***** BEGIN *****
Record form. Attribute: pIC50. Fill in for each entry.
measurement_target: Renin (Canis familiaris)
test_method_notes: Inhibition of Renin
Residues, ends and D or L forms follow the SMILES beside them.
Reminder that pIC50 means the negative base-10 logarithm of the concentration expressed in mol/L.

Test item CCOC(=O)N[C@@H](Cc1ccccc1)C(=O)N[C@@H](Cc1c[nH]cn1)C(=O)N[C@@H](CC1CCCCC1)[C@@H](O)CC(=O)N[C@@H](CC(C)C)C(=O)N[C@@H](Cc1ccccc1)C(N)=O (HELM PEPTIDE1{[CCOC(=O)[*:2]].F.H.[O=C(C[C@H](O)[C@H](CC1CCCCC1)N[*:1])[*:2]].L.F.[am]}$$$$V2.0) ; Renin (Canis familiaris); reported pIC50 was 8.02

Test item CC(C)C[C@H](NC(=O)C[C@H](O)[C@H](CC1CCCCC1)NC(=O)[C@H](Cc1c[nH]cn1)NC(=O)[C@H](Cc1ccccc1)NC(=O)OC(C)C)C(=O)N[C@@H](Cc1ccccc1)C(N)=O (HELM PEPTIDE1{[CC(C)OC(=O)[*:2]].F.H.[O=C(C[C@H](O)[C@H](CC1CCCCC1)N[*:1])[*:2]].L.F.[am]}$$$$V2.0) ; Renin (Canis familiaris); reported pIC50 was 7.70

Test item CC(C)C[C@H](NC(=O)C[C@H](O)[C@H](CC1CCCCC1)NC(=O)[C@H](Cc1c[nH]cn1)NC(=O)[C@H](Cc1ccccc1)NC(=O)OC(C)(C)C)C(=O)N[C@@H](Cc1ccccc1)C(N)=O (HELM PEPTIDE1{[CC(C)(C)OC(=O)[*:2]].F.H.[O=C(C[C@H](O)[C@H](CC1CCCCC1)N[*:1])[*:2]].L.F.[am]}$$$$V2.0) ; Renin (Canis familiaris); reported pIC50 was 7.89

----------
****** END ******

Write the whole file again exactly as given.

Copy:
Record form. Attribute: pIC50. Fill in for each entry.
measurement_target: Renin (Canis familiaris)
test_method_notes: Inhibition of Renin
Residues, ends and D or L forms follow the SMILES beside them.
Reminder that pIC50 means the negative base-10 logarithm of the concentration expressed in mol/L.

Test item CCOC(=O)N[C@@H](Cc1ccccc1)C(=O)N[C@@H](Cc1c[nH]cn1)C(=O)N[C@@H](CC1CCCCC1)[C@@H](O)CC(=O)N[C@@H](CC(C)C)C(=O)N[C@@H](Cc1ccccc1)C(N)=O (HELM PEPTIDE1{[CCOC(=O)[*:2]].F.H.[O=C(C[C@H](O)[C@H](CC1CCCCC1)N[*:1])[*:2]].L.F.[am]}$$$$V2.0) ; Renin (Canis familiaris); reported pIC50 was 8.02

Test item CC(C)C[C@H](NC(=O)C[C@H](O)[C@H](CC1CCCCC1)NC(=O)[C@H](Cc1c[nH]cn1)NC(=O)[C@H](Cc1ccccc1)NC(=O)OC(C)C)C(=O)N[C@@H](Cc1ccccc1)C(N)=O (HELM PEPTIDE1{[CC(C)OC(=O)[*:2]].F.H.[O=C(C[C@H](O)[C@H](CC1CCCCC1)N[*:1])[*:2]].L.F.[am]}$$$$V2.0) ; Renin (Canis familiaris); reported pIC50 was 7.70

Test item CC(C)C[C@H](NC(=O)C[C@H](O)[C@H](CC1CCCCC1)NC(=O)[C@H](Cc1c[nH]cn1)NC(=O)[C@H](Cc1ccccc1)NC(=O)OC(C)(C)C)C(=O)N[C@@H](Cc1ccccc1)C(N)=O (HELM PEPTIDE1{[CC(C)(C)OC(=O)[*:2]].F.H.[O=C(C[C@H](O)[C@H](CC1CCCCC1)N[*:1])[*:2]].L.F.[am]}$$$$V2.0) ; Renin (Canis familiaris); reported pIC50 was 7.89

----------